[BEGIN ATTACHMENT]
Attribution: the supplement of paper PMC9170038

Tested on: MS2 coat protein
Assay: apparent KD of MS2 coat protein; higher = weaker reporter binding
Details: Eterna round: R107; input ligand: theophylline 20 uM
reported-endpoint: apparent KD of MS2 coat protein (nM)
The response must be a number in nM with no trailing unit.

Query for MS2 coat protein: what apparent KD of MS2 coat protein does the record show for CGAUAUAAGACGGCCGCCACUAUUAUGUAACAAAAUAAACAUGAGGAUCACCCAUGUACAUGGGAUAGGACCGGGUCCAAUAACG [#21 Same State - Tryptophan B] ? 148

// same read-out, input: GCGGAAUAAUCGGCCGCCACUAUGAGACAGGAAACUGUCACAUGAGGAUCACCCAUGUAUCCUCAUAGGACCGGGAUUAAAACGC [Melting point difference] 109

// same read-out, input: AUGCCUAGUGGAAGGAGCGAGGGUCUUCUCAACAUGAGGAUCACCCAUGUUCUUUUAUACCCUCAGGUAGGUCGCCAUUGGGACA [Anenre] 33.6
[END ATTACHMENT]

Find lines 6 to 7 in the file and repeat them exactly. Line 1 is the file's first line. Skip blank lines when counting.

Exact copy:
The response must be a number in nM with no trailing unit.

Query for MS2 coat protein: what apparent KD of MS2 coat protein does the record show for CGAUAUAAGACGGCCGCCACUAUUAUGUAACAAAAUAAACAUGAGGAUCACCCAUGUACAUGGGAUAGGACCGGGUCCAAUAACG [#21 Same State - Tryptophan B] ? 148